of the game. Routed in the field the enemy was
not pursued into his habitation. After many battles
the affair was patched up by the payment of blood-
money : the number of the slain was counted, and
the family that had lost most men received com-
pensation from the victor. Frequently doubtless
disputes were settled without bloodshed by the ap-
pointment of arbitrators, * who however constantly
found it difficult to get their dooms recognised
by the party against whom they gave sentence.

Of the origin of the dissensions at Yathrib which
led to the summoning of Mohammed a complicated
account is given. It would appear that dispute was
frequently caused by a chieftain according his pro-
tection to some stranger, whom a native wantonly
would injure or kill. The patron's honour was in-
jured by such an act, and his demand for vengeance
would lead to an affray of serious dimensions. Yet
the consequences of such acts were so well known
that we fancy those who committed them had ordi-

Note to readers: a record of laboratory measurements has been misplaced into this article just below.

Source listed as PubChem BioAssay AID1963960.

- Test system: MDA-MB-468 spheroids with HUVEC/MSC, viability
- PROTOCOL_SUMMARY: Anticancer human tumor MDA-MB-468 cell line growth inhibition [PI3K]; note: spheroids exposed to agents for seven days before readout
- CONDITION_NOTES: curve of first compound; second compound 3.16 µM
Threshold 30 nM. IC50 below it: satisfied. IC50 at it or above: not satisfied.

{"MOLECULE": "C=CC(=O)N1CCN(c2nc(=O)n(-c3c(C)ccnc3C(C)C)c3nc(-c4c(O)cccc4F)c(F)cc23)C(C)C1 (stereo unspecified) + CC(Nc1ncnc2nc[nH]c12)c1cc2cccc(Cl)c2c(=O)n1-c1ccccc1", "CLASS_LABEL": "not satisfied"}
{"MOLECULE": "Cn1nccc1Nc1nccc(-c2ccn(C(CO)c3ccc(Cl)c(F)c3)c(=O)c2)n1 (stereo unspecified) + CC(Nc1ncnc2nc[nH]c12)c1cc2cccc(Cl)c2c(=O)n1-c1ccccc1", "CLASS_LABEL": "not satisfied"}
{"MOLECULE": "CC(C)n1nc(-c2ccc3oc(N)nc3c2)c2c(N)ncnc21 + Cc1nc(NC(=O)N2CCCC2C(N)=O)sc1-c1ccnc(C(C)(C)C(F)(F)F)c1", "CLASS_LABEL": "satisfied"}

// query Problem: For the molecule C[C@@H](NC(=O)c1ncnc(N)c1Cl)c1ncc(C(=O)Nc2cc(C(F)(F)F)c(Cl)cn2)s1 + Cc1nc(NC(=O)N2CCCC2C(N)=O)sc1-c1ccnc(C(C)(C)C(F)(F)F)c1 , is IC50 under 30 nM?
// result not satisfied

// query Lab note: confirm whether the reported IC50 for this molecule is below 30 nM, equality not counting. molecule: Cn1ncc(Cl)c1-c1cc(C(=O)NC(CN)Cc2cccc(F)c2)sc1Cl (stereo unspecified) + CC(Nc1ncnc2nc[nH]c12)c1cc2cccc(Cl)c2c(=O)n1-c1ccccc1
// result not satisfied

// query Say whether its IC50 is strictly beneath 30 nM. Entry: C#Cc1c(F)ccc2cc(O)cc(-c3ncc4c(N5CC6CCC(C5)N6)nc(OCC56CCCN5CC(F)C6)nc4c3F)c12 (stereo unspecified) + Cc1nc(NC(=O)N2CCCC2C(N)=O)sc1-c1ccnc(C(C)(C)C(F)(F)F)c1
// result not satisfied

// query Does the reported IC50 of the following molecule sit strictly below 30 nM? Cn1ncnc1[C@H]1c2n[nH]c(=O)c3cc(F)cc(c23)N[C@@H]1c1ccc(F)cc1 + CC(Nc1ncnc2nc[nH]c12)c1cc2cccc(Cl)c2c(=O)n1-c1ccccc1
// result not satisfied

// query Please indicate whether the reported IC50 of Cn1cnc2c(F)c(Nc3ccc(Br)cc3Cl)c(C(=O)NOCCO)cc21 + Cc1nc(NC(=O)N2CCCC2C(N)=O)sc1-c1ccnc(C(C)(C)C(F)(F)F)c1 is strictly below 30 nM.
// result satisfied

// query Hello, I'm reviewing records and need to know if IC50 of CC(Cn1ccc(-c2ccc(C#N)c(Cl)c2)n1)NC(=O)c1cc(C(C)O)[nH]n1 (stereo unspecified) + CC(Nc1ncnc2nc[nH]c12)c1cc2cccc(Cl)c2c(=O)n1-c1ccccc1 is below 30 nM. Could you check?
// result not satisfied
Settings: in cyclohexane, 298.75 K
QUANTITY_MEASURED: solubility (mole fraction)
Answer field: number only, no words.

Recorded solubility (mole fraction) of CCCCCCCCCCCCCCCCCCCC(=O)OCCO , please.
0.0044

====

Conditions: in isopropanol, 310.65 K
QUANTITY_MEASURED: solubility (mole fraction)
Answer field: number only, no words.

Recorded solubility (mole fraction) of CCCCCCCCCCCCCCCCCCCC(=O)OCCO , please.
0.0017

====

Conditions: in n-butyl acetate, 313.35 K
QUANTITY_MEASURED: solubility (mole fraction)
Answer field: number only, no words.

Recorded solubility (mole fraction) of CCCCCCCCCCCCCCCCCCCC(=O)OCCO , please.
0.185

narily some ulterior object — the acquisition of land or
spoil, if they thought the patron whom they had in-
jured would succumb in combat. A member of the
Aus, Hatib, of the clan Mu'awiyah, had accorded
his protection to a stranger, of the tribe Tha'labah
of Dhubyan : while in the Jewish market-place, a

* Ibn Duraid, 266, mentions Al-Mundhir Ibn Haram as arbitrator
between the Aus and Khazraj.

The Migration 193

Khazrajite (Yazid, son of al-Harith) offered a Jew his
robe if he would box the stranger's ears. The Jew
accepted the offer, and gave the man a blow which
rang throughout the market-place — for which assault
he paid with his life, when Hatib, incensed at the
treatment of his client, arrived on the scene. * The
Khazrajite who had instigated the outrage rushed
after Hatib, but failing to catch him, slew in his
stead a member of his clan. Each of the tribes
gladly rushed to arms, and there followed a series
of encounters, in which the Aus met with serious
reverses, and one of their clans, called Nabit,
were expelled from their lands, and forced to leave

In the final explosion, known as the battle of
Bu'ath, dated six years before the Flight, f the Jew-
ish tribes Kuraizah and Nadir were involved. Till
this time it would appear that they had been cultivat-
ing their lands in peace: and even if the story told

Online LibraryD. S. (David Samuel) MargoliouthMohammed and the rise of Islam → online text (page 13 of 32)